Art of Living's Sri Sri gets a message as world leaders he invited show their Art of Leaving.
The four senior-most foreign leaders who were to attend the World Culture Festival organised by the Art of Living Foundation have pulled out of the event, embarrassing the Narendra Modi government that used Indian embassies across the world to promote the meet reports The Telegraph.
According to The Telegraph, the Presidents of Nepal, Sri Lanka and Zimbabwe and the chief executive officer of Afghanistan have withdrawn from the event after President Pranab Mukherjee cancelled his participation, officials said. Some of the officials cited protocol concerns as one of the reasons for the withdrawal.
Barring overnight surprises, Prime Minister Narendra Modi is set to be the sole leader of his rank at the festival this weekend when he inaugurates the event tomorrow evening. The government this afternoon confirmed Modi would participate in the event.
The culture ministers of the United Arab Emirates and Mongolia too have cancelled their participation.
As per The Telegraph’s report, a phalanx of less senior global leaders and former Prime Ministers and Presidents is still expected to descend on the capital for the three-day festival that begins tomorrow on the banks of the Yamuna, including replacements for those who have dropped out.
But the pullout by Nepal's first woman President, Bidhya Devi Bhandari, Sri Lankan President Maithripala Sirisena, Zimbabwe President Robert Mugabe - who had already arrived in India but left today in an unusual move - and Afghanistan CEO Abdullah Abdullah represents the latest setback to the event.
The four heads of state or government were to speak at a world leaders' conference on the second day of the jamboree for which the National Green Tribunal has fined the Art of Living Foundation headed by Sri Sri Ravi Shankar.
"Our President will not be visiting," Nepal's ambassador to India, Deep Kumar Upadhyay, toldThe Telegraph. "Instead, our deputy Prime Minister, Kamal Thapa, will attend."
The circumstances of the multiple cancellations, the messages behind them and the lobbying for the event that the Modi administration had thrust upon Indian missions have left the government red-faced.
Mugabe had already landed here on Tuesday for the summit but returned today to Harare without attending the event. His office issued the only formal statement by any of the leaders who have cancelled their attendance.
Mugabe's media secretary George Charamba said: "The cancellation follows communication from organisers of the festival acknowledging substantial inadequacies in protocol and security arrangements around the event."
"The President is expected home in a couple of days."
Protocol concerns were also the reason - at least officially - that the Presidents of Sri Lanka and Nepal and the CEO of Afghanistan cancelled their visits. With the Indian President withdrawing from the event, it would be diplomatically improper, the other serving Presidents contended, for them to attend.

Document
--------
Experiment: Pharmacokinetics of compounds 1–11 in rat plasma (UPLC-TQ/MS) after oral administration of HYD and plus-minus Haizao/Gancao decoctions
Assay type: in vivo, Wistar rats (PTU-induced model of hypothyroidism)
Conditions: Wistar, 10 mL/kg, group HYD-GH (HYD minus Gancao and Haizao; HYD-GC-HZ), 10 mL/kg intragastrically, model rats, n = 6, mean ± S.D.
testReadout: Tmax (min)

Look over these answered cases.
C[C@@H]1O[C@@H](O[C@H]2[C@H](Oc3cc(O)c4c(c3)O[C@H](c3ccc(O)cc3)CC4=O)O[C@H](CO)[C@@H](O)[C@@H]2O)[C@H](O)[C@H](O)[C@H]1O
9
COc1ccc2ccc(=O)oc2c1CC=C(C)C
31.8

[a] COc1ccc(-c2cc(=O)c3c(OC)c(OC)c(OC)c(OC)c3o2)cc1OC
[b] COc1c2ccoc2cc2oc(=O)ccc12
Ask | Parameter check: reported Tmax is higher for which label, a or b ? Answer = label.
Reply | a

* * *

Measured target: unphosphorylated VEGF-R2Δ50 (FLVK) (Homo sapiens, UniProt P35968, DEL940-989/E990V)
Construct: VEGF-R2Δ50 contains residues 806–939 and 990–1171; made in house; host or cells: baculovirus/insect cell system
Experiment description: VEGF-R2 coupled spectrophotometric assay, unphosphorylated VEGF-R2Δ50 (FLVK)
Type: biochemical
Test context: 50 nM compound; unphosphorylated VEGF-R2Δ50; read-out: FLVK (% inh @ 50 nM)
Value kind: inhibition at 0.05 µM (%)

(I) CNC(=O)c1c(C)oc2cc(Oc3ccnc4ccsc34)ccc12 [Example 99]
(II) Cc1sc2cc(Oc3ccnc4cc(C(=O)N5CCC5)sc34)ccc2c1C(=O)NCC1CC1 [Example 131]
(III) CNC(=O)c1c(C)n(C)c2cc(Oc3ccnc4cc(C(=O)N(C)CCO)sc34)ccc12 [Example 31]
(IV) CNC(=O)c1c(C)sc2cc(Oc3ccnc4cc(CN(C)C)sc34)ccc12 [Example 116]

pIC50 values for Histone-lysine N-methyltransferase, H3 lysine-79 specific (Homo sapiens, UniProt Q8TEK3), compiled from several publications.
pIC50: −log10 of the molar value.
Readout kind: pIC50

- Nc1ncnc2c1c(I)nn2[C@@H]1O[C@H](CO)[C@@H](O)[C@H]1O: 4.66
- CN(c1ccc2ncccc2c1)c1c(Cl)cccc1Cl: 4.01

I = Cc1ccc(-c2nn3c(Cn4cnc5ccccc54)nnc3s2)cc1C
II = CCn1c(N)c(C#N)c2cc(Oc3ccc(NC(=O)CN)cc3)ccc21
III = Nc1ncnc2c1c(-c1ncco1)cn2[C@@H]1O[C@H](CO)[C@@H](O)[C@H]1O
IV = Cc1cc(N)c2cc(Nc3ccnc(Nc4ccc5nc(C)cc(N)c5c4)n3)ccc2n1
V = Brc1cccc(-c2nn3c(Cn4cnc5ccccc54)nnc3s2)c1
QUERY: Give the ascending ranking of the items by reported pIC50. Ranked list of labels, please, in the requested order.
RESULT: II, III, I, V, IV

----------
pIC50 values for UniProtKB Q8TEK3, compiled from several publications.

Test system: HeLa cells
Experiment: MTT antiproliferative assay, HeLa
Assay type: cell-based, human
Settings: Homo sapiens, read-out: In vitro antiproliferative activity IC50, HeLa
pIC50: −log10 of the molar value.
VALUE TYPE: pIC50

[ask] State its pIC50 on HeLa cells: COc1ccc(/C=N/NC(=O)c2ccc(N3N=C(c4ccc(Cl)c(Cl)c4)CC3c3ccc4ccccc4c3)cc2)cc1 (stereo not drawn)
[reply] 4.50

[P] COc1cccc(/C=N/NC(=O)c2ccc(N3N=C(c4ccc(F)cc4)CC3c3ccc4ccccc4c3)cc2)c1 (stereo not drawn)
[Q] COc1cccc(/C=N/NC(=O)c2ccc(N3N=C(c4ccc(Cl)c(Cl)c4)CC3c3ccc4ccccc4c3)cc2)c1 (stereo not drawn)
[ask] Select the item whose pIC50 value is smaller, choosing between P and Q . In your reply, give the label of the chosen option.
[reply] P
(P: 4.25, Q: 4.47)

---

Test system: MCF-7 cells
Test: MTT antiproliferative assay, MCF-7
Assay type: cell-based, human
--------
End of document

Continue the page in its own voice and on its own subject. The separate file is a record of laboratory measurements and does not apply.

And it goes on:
Abdullah, who holds a rank equivalent to the Prime Minister's, could have attended but has chosen not to. Afghan officials said the uncertainty over the Indian PM's participation till today played a role.
It is rare for leaders who agree to visit a country to pull out citing protocol. It is rarer for a leader to land in a country for an event and then return without attending.
For many diplomats in the foreign office, the cancellations and the cloud over the festival are particularly frustrating because they were made to perform a task completely out of tune with their training - the promotion of a private trust's event.
Some view the government's tacit but complete backing of the event despite the controversies it has attracted as the Prime Minister's way of returning a favour to Ravi Shankar. Last year, the spiritual leader had used his global network of centres and volunteers in 155 countries to make the first International Day of Yoga, piloted by Modi, a success. Most of the trainers who led the public yoga sessions that day in June were from Ravi
Officially, the external affairs ministry has maintained it had no role in the organisation of the festival. The invitations to world leaders were all sent out by the Art of Living Foundation and not the government, foreign office spokesperson Vikas Swarup said.
"We were not the people who invited them," Swarup said today. "Sri Sri Ravi Shankar's organisation invited them, and you should ask them about any cancellation."
But evidence from Indian missions in countries across continents suggests that they had treated the festival almost as a quasi-government event, informing the Indian diaspora about it and in some cases, even nudging people to ensure higher participation.
The Indian embassy in Germany uploaded a poster of the event on its Facebook page on February 16, with images of Modi and Mukherjee sandwiching that of Ravi Shankar.
On January 28, the Indian embassy in Serbia posted a 100-second video about the festival on its Facebook page, drawing 37,051 viewers by this evening.
The Indian embassy for Panama, Nicaragua and Costa Rica is highlighting, on its website, how the "festival will be inaugurated by Hon'ble Prime Minister of India, Shri Narendra Modi".
"Participants from more than 152 countries will land in India to attend this event which is expected to have a live audience of about 3.5 mn people," the embassy website says.
The Indian embassy in Myanmar made clear in a note to the Indian community that it was keen to showcase significant participation from that country.
"Please see the following flyer on the World Culture Festival scheduled in New Delhi, India, on March 11-13, 2016," the embassy note says. "It is requested that you may kindly disseminate the information to all of your associates and members so that a sizeable participation from Myanmar can be achieved."
(Courtesy: *The Telegraph)